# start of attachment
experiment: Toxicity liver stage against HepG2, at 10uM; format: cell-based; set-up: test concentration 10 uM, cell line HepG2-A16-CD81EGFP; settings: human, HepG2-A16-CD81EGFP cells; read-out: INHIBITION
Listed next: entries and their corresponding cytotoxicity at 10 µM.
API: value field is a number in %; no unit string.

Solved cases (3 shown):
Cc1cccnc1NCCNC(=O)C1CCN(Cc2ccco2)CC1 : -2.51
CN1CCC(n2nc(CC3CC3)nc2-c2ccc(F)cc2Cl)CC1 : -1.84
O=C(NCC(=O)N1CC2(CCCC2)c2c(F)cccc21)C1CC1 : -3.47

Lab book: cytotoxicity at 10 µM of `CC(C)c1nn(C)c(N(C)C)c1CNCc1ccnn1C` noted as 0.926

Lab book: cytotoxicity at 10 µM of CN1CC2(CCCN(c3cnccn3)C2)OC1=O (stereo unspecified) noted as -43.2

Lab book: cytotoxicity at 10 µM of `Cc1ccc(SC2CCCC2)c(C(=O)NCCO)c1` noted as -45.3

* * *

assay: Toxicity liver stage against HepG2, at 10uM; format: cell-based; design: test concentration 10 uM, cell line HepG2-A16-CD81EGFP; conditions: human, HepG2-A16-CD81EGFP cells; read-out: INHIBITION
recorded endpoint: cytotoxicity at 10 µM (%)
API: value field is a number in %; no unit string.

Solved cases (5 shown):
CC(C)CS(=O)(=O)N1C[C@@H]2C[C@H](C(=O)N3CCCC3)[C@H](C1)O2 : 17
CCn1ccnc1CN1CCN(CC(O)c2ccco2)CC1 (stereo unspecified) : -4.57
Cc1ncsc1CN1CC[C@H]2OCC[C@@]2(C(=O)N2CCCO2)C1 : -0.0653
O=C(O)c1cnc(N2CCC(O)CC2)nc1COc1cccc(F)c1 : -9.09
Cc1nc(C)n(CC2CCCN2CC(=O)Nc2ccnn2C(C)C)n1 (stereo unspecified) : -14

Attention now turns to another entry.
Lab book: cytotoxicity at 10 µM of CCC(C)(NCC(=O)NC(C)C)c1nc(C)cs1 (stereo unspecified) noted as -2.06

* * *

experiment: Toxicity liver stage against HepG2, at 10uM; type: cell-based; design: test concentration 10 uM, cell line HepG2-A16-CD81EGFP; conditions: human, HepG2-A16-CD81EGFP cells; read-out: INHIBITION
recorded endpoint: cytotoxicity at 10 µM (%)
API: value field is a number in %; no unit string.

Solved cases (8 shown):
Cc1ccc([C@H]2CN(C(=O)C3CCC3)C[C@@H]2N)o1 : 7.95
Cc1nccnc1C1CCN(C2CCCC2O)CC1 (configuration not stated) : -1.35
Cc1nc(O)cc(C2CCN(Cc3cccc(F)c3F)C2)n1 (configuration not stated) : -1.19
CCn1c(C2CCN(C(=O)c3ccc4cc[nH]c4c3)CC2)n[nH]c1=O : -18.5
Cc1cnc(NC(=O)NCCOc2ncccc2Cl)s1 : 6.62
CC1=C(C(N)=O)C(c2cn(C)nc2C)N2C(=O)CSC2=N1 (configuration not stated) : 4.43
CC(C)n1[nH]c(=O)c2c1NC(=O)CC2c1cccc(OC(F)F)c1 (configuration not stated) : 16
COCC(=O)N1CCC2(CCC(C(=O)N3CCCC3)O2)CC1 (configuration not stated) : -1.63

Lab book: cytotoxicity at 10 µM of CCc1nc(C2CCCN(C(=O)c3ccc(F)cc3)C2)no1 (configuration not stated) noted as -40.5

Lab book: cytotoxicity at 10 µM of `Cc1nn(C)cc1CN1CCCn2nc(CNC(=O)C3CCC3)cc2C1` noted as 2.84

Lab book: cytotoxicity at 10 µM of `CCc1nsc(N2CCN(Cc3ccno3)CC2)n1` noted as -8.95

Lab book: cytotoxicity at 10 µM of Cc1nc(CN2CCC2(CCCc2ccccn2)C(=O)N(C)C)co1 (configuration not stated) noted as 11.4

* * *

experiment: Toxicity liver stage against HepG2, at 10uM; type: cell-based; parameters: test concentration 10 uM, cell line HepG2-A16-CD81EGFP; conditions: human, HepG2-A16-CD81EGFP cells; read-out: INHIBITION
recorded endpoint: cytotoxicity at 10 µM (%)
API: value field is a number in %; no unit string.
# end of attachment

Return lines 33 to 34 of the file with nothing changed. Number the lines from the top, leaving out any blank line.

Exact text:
CC1=C(C(N)=O)C(c2cn(C)nc2C)N2C(=O)CSC2=N1 (configuration not stated) : 4.43
CC(C)n1[nH]c(=O)c2c1NC(=O)CC2c1cccc(OC(F)F)c1 (configuration not stated) : 16